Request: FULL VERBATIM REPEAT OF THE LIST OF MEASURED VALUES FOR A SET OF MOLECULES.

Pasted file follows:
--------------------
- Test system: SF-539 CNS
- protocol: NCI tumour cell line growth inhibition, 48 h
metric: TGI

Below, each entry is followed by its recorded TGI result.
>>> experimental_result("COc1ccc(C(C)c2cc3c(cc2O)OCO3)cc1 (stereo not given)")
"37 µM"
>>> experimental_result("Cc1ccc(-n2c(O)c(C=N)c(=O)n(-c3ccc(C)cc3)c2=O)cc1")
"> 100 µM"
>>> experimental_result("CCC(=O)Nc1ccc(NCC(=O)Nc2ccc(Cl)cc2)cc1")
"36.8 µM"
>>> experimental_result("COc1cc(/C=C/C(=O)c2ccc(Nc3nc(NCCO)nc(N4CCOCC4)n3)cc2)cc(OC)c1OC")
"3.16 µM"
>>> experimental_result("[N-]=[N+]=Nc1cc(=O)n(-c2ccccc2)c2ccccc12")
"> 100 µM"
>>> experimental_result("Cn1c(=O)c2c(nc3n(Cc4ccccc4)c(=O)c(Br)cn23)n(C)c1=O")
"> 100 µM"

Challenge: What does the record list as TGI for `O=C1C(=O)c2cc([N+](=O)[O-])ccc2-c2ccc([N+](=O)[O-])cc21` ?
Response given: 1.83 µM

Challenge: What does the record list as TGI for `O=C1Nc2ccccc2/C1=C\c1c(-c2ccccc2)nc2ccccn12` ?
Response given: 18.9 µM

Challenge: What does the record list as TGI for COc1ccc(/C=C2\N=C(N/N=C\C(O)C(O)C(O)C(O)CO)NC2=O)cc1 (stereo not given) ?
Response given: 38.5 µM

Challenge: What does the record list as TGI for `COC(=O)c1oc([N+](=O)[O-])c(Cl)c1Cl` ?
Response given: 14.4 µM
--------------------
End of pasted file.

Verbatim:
- Test system: SF-539 CNS
- protocol: NCI tumour cell line growth inhibition, 48 h
metric: TGI

Below, each entry is followed by its recorded TGI result.
>>> experimental_result("COc1ccc(C(C)c2cc3c(cc2O)OCO3)cc1 (stereo not given)")
"37 µM"
>>> experimental_result("Cc1ccc(-n2c(O)c(C=N)c(=O)n(-c3ccc(C)cc3)c2=O)cc1")
"> 100 µM"
>>> experimental_result("CCC(=O)Nc1ccc(NCC(=O)Nc2ccc(Cl)cc2)cc1")
"36.8 µM"
>>> experimental_result("COc1cc(/C=C/C(=O)c2ccc(Nc3nc(NCCO)nc(N4CCOCC4)n3)cc2)cc(OC)c1OC")
"3.16 µM"
>>> experimental_result("[N-]=[N+]=Nc1cc(=O)n(-c2ccccc2)c2ccccc12")
"> 100 µM"
>>> experimental_result("Cn1c(=O)c2c(nc3n(Cc4ccccc4)c(=O)c(Br)cn23)n(C)c1=O")
"> 100 µM"

Challenge: What does the record list as TGI for `O=C1C(=O)c2cc([N+](=O)[O-])ccc2-c2ccc([N+](=O)[O-])cc21` ?
Response given: 1.83 µM

Challenge: What does the record list as TGI for `O=C1Nc2ccccc2/C1=C\c1c(-c2ccccc2)nc2ccccn12` ?
Response given: 18.9 µM

Challenge: What does the record list as TGI for COc1ccc(/C=C2\N=C(N/N=C\C(O)C(O)C(O)C(O)CO)NC2=O)cc1 (stereo not given) ?
Response given: 38.5 µM

Challenge: What does the record list as TGI for `COC(=O)c1oc([N+](=O)[O-])c(Cl)c1Cl` ?
Response given: 14.4 µM